We’re really excited by the potential of the latest developments in Virtual Reality. As an agency, our core purpose is to change behaviour and it’s becoming increasingly evident that we have a profound ability to achieve this by using VR to craft immersive virtual experiences.
There are clear signs that the VR industry is set to significantly evolve over the next few years. Both in terms of available and affordable technology used to deliver experiences and (maybe more importantly) with the increased volume and diverse range of virtual applications, immersive content channels and experiences that will be created. Global annual sales of VR Headsets are predicted to reach 13.7 million units in 2017 increasing to 30.1 by 2018.
The recent VRWC 2017 expo and associated talks provided us with a valuable opportunity to discuss and evaluate the unique possibilities that VR provides, helping to increase our awareness, knowledge and understanding. We met with developers, companies and lots of like-minded people who are looking to explore new and meaningful uses for virtual, augmented and mixed reality solutions.
So, looking forward to the rest of 2017 and beyond, here are a few thoughts and observations:
Have we been here before?
The promises, excitement and anticipation that a virtual world is within reach but each time previously the technology or level of immersion has simply failed to deliver and ultimately disappointed.
What’s different this time? 2016 was touted as the year VR would take off, it didn’t quite happen but solid foundations were laid. The release of HTC Vive and Oculus Rift headsets provided a true (but expensive) 360° VR experience – room scale environments that track users as they walk and interact with virtual content using handheld motion controllers. Sony released the PSVR with relatively strong sales, which helped provide an affordable games console VR experience for PS4 users. And more recently big brand mobile headsets such as Gear VR and Google Daydream are giving greater numbers a taste (albeit limited) of what’s possible within VR. Many more people have also encountered VR through their mobile devices using a cardboard headset in the form of 360° videos or simple point and click VR applications – whilst strictly not seen as proper/real VR in its true sense, it is for many their first ‘VR’ experience and an important one at that.
VR awareness is rising
Adoption rates in the UK are currently in the region of nine per cent (those who have tried VR), adoption within Asia is huge and this serves as a good indicator as to how and where VR usage will increase for the mainstream.
The current setup costs associated with the high-end VR platforms have interestingly led to VR arcades, popups and shopping mall experiences becoming common place in Asia and are now starting to appear in the US and Europe. This is giving people the opportunity to pay to play on VR with access to cutting edge technology with the latest and best content available at a low cost. Expect to see the appearance of location based VR spaces on the increase – they’re very likely the way forward until home units become more affordable.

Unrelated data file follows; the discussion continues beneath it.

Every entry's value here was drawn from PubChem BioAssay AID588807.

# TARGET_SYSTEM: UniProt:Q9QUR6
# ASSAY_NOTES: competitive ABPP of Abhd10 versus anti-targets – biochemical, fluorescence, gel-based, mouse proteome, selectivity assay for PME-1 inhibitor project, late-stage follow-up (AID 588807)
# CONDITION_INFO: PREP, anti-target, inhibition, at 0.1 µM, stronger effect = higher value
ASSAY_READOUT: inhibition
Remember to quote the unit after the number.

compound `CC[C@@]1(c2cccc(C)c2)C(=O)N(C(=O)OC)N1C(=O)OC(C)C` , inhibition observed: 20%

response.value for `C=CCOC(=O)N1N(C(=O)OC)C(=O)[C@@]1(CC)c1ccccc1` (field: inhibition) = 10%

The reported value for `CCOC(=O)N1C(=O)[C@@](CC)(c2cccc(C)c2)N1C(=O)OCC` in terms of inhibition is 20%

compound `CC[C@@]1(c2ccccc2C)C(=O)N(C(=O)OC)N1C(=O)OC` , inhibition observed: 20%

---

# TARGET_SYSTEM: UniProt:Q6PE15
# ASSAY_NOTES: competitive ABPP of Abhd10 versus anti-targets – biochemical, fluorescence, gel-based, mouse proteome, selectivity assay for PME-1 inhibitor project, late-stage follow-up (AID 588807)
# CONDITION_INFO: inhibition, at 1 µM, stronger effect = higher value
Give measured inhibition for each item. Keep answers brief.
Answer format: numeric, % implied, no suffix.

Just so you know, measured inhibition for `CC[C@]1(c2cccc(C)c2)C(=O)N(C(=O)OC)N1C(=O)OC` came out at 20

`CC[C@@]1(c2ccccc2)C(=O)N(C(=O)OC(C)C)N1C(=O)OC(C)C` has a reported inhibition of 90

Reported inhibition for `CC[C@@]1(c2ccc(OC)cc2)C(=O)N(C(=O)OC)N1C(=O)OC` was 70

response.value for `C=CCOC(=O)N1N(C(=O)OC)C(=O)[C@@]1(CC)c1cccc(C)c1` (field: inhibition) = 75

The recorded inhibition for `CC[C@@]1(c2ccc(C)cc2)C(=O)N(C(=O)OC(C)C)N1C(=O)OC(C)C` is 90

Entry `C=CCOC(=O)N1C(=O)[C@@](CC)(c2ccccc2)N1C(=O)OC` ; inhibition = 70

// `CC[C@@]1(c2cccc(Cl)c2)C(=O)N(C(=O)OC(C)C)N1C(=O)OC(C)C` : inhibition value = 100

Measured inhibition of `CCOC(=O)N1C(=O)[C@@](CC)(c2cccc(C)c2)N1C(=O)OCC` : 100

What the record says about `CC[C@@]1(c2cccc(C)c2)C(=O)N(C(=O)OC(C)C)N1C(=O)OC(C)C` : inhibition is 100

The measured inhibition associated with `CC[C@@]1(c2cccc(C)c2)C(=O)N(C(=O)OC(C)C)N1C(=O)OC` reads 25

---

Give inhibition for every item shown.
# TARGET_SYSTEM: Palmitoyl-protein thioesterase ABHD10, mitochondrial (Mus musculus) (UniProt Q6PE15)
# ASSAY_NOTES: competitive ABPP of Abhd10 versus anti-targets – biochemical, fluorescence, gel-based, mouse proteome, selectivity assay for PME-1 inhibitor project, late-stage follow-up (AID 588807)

VR content distribution platforms
The likes of Jaunt and Within are appearing and provide VR audiences and the content creators an important ecosystem. Broadcasters, such as Sky Sports, are using mobile VR apps to place their audience in the heart of the action, giving them the opportunity to experience unique (and previously unseen) 360° views such as from the ringside of a world heavyweight title fight, or being out on the road with Team Sky cycling team during their training sessions.
Within the film industry
We’re increasingly seeing VR being used to create unique movie related content that’s typically not part of the actual movie, but an expansion of the narrative, idea or world. Google Daydream users could visit J.K. Rowling’s magical world (see video) and enter Newt Scamander’s suitcase, cast virtual spells using a hand controller ‘wand’ and meet some of the fantastic beasts face to face and up close! More recently Ghost in the Shell created an immersive movie experience for Oculus Rift, Samsung Gear VR & Facebook 360 users, each version tailored to provide the best experience possible each platform.
Social is evolving
There’s significant investment and positioning from the major players. Related technologies such as 360° cameras are also influencing behaviour, enabling users to broadcast live 360° videos to others via Facebook, YouTube and beyond. Social VR is being touted as the next big thing and it’s easy to see why.
Adoption of VR across business
VR is going to be a game changer spanning all sectors and industries, providing business and end-users with innovative solutions and connectivity. We’re seeing it in education and entertainment but this is just the start. VR empowers users to be able to interact with environments and objects in ways that aren’t possible in the real world – working at a micro or macro level of scale, learning and refining new skills in the safety of a virtual environment, storing analytical data and helping insight and understanding of how things and people work.
There are remarkable opportunities ahead of us as we are learning how to use and work with VR. During his keynote at VRWC, AMD’s Corporate Vice President of Alliances, Roy Taylor said: “It’s time to reimagine the Z”. And he’s right – we need to push the boundaries, experiment, innovate and discover.
At onebite, we’ve delivered several projects using WebVR and like everyone, it’s very much about learning at this stage. The VR industry is in its infancy but the willingness to share, collaborate and spread insight and knowledge with others in the VR community (and beyond) will have a big impact on its success. We have a real sense of anticipation that we’re on the verge of something special and that this time it is going to happen.